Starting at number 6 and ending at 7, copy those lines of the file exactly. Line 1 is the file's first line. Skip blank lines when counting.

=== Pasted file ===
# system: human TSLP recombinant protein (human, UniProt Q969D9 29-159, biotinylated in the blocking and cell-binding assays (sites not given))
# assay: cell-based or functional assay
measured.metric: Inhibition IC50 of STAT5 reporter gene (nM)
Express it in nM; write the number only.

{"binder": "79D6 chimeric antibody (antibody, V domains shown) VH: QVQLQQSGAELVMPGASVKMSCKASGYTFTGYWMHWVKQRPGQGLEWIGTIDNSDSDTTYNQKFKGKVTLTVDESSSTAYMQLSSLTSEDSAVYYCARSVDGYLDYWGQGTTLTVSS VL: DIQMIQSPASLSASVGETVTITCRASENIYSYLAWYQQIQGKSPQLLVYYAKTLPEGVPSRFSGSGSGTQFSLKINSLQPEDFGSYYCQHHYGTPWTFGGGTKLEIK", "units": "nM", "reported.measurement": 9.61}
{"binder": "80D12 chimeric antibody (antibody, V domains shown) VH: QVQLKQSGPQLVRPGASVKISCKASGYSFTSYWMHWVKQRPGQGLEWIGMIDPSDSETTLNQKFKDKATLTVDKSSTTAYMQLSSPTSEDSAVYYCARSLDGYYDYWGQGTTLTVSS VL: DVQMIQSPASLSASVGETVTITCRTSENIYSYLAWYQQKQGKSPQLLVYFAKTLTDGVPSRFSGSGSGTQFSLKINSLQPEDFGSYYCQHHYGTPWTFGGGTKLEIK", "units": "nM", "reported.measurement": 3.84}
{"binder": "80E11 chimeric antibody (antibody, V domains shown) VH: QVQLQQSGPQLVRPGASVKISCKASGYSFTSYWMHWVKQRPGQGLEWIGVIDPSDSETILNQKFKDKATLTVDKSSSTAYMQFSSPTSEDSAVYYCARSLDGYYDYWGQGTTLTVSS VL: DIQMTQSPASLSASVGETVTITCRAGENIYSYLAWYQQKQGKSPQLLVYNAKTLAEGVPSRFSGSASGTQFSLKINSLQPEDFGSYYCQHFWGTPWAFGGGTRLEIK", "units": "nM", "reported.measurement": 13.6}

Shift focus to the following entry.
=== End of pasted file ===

{"binder": "80D12 chimeric antibody (antibody, V domains shown) VH: QVQLKQSGPQLVRPGASVKISCKASGYSFTSYWMHWVKQRPGQGLEWIGMIDPSDSETTLNQKFKDKATLTVDKSSTTAYMQLSSPTSEDSAVYYCARSLDGYYDYWGQGTTLTVSS VL: DVQMIQSPASLSASVGETVTITCRTSENIYSYLAWYQQKQGKSPQLLVYFAKTLTDGVPSRFSGSGSGTQFSLKINSLQPEDFGSYYCQHHYGTPWTFGGGTKLEIK", "units": "nM", "reported.measurement": 3.84}
{"binder": "80E11 chimeric antibody (antibody, V domains shown) VH: QVQLQQSGPQLVRPGASVKISCKASGYSFTSYWMHWVKQRPGQGLEWIGVIDPSDSETILNQKFKDKATLTVDKSSSTAYMQFSSPTSEDSAVYYCARSLDGYYDYWGQGTTLTVSS VL: DIQMTQSPASLSASVGETVTITCRAGENIYSYLAWYQQKQGKSPQLLVYNAKTLAEGVPSRFSGSASGTQFSLKINSLQPEDFGSYYCQHFWGTPWAFGGGTRLEIK", "units": "nM", "reported.measurement": 13.6}